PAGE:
Backpacks, notebooks, calculators, pencils, and pens … these are some of our common back-to-school supplies. But with food allergies becoming more and more common, the other pen many of us should be thinking about is the Epi-Pen. The Epi-Pen is a portable auto-injector of Epinephrine, a drug that each year saves the lives of many children and adults who develop the most severe form of an allergic reaction—anaphylaxis.
Anaphylaxis is one of the most serious pediatric emergencies that we see in the Emergency Department at the Children’s Hospital of Philadelphia. The most severe symptoms can include: the throat “closing up” from airway swelling, the lungs “clamping down” from bronchospasm (as happens with a severe asthma attack), and passing out from a drop in blood pressure (shock). In addition to trouble breathing and swallowing, other findings may include swelling of the face, lips, and tongue, as well as a whole body rash or hives.
So why should “‘back to school” make us think about allergy and anaphylaxis? Well, the most common triggers are foods, insect stings, medications, latex exposure, and, believe it or not, exercise. The cafeteria, snack-time, the playground … even gym class can be the setting in which the cascade of anaphylaxis starts.
But let’s talk specifically about food allergies, the most common cause of anaphylaxis in kids. Approximately 3 million U.S. kids (6-8%) have food allergies. Statistics vary, but most agree that they are likely underestimates. Moreover, these numbers continue to rise. The Centers for Disease Control and Prevention states that this is an 18% increase from a decade ago. Shockingly, no one really knows why allergies are on the rise.
One of the more popular theories is that we are just too clean. As a society, we continue to get better at minimizing the “germs” around us. As individuals, we put fewer “impure” things into our bodies. The result? Our immune systems see fewer and fewer “foreign” invaders. Consequently, the immune system a) isn’t as sharp as it used to be, and b) goes overboard when the infrequent "foreign" protein or germ comes along.
Which foods are the biggest offenders? The following 8 foods account for 90% of all food-allergic reactions in the U.S.: milk, eggs, peanuts, tree nuts (e.g., walnuts, almonds, cashews, pistachios, pecans), wheat, soy, fish, and shellfish. Many of these ingredients are found in the foods we eat every day. The scary thing is that children may occasionally “develop” an allergy to something that they’ve previously eaten safely.
Importantly, we should teach our allergic children never to eat anything without its ingredients being scrutinized by an adult knowledgeable about allergies. (Fortunately, by their teen years, most children are comfortable reading the ingredient labels themselves.) All too often, two lunchtime friends share a bite of a sandwich (PB & J is a common culprit!) or a delicious, but nut-laden, cookie. The results can be fatal.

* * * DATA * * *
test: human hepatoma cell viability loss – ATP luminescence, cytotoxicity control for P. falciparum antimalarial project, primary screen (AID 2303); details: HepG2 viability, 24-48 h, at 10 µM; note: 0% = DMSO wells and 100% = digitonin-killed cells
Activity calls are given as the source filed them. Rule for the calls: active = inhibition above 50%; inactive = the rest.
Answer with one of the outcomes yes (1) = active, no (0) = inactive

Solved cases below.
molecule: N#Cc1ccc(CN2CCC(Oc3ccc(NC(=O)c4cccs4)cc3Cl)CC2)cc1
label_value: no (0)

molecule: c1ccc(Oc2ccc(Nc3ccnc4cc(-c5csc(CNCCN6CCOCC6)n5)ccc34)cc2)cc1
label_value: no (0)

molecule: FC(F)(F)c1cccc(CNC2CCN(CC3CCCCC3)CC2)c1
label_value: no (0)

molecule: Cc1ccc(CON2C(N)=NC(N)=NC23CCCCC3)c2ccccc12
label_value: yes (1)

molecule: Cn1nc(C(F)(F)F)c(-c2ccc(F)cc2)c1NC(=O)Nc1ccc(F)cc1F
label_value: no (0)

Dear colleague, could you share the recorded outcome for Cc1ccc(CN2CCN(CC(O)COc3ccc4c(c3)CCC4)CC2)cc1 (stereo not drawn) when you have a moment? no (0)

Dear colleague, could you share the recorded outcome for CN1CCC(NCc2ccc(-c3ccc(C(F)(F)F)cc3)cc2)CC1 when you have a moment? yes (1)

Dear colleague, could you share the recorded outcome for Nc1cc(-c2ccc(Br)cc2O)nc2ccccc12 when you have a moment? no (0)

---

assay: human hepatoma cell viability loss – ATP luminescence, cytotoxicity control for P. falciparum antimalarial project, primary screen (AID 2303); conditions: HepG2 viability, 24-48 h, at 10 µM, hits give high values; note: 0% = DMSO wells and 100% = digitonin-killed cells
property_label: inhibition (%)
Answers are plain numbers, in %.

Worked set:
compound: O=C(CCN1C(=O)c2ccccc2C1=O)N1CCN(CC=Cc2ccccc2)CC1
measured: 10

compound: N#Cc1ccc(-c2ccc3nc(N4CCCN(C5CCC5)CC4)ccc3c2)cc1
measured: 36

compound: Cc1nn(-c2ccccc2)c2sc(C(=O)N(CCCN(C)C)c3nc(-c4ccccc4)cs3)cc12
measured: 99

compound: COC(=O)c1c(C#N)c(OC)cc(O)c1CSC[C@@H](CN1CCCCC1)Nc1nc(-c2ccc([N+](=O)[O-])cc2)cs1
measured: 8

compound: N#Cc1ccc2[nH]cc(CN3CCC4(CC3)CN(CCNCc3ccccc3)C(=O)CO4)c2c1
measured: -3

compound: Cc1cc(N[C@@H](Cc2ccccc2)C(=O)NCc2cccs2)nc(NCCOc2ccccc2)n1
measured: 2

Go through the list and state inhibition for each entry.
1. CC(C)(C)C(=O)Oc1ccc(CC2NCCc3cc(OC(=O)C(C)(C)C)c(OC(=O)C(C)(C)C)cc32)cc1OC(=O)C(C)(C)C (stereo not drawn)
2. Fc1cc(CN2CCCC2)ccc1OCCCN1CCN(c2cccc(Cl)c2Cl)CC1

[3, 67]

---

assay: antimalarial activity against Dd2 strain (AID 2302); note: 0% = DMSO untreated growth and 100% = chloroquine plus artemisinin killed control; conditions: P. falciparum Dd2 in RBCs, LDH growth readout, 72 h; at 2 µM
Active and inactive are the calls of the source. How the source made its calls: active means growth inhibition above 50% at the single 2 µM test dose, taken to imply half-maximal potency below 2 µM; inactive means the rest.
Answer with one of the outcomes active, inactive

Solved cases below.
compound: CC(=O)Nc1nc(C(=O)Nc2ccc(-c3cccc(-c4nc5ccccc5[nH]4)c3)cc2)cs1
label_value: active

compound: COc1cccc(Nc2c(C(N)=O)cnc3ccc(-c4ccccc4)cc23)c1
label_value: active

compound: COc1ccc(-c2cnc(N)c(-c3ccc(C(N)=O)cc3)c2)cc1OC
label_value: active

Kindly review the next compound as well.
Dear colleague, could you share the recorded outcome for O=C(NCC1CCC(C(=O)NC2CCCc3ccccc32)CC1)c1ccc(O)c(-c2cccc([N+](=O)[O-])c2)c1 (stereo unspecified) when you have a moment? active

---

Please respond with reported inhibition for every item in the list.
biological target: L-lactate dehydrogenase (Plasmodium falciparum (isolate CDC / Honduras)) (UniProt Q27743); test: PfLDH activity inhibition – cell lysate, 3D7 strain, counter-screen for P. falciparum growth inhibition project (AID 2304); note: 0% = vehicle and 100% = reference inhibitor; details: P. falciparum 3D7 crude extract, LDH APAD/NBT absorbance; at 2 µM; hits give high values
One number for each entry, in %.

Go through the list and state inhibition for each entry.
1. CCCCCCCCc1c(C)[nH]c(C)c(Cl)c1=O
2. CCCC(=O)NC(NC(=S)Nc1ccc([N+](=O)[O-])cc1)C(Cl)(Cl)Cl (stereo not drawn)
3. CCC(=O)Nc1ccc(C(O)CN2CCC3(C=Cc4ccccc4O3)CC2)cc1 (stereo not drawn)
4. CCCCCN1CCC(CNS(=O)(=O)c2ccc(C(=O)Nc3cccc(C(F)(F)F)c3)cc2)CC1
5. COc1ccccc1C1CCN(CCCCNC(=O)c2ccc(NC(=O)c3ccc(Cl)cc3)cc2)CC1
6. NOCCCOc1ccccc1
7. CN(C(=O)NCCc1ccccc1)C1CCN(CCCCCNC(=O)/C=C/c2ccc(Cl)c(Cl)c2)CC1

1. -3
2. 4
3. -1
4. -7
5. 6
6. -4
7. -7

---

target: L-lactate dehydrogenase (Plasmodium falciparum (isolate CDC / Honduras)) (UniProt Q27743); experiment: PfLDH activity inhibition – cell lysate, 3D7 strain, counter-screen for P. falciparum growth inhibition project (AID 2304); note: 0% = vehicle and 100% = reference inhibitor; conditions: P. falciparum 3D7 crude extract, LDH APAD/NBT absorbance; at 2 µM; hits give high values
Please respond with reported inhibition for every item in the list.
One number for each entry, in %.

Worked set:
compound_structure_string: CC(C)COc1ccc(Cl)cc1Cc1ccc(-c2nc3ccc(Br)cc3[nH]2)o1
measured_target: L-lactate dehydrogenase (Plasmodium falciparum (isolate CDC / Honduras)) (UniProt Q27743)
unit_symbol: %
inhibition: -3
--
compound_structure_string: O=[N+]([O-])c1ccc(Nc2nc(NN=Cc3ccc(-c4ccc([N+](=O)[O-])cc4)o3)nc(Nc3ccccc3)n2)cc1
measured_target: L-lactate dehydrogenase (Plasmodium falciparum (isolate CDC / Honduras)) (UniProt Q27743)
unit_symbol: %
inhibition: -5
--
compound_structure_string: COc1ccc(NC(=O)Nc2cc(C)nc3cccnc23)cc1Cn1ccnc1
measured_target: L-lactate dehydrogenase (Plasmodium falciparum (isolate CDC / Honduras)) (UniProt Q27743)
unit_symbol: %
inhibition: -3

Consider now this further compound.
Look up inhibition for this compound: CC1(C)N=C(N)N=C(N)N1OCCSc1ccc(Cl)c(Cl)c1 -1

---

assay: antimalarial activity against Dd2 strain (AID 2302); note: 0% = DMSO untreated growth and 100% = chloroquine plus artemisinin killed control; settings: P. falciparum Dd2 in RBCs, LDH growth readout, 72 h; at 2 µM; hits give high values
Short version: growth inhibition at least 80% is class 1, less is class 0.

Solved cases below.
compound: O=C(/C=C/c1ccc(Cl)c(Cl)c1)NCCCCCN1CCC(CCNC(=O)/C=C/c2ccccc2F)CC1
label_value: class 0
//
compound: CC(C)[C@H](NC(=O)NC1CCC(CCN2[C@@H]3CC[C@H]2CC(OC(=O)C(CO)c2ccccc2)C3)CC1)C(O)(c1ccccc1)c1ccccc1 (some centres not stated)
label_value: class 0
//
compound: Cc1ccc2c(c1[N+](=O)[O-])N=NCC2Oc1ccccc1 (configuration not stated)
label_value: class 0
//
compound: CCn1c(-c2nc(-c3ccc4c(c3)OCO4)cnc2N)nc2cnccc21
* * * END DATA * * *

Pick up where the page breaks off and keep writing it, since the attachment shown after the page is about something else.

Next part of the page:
Because severe food allergies are becoming more prevalent, and some schools have “peanut-free” and even “dairy-free” tables in the lunch-time cafeteria. Along these lines, parent-parent and parent-teacher communication is crucial on “party days” when students bring food into the classroom. Moreover, mothers (and dads!) of allergic kids should, when possible, participate in class parties and school trips.
Parents of non-allergic kids can remind their children to be extremely careful when around their friends with food allergies. While sharing food is a clear ‘no-no’... lethal food allergens can even be transmitted between friends by “food-contaminated” hands. For example, a dairy allergic child can have a full-blown anaphylactic attack just by shaking hands with his friend who has cheese curls crumbs on his hands. The allergic child’s hand gets “contaminated” with cheese, then he merely has to touch his fingers to his lips—or even rub his eyes! These innocent exposures happen every day.
What we as parents should do is to ensure that our schools ALWAYS have someone on the premises (... and, yes, even on field trips!) who is “Epi-Pen trained.” In most cases, this is the school nurse. Unfortunately, not all schools have a dedicated school nurse, so someone else (principal, teacher, aide, etc.) must undergo the training. Sound onerous? It’s not. The training takes only 10-15 minutes.
We should also advocate for our children at the local, state, and federal levels, for allergy awareness and legislative reform. A tremendous resource to start with is the Food Allergy & Anaphylaxis Network (FAAN). This advocacy group is an outstanding educational resource for patients and their families.
So, now that September has rolled around, take the time to talk about your child’s allergies with the nurse, the teachers, the aides ... even “the cafeteria lady.” And don’t forget to go to the nurse yourself to deliver your child’s doctor-prescribed Epi-Pen ... It could save your child’s life.
Dr. Nicholas Tsarouhas (pronounced Tsa-Roo-Haas) has been an attending physician in the Children's Hospital of Philadelphia Emergency Department for 10 years and currently serves as associate medical director of the Emergency Department. He also holds an academic appointment with the University of Pennsylvania School of Medicine, as an associate professor of pediatrics.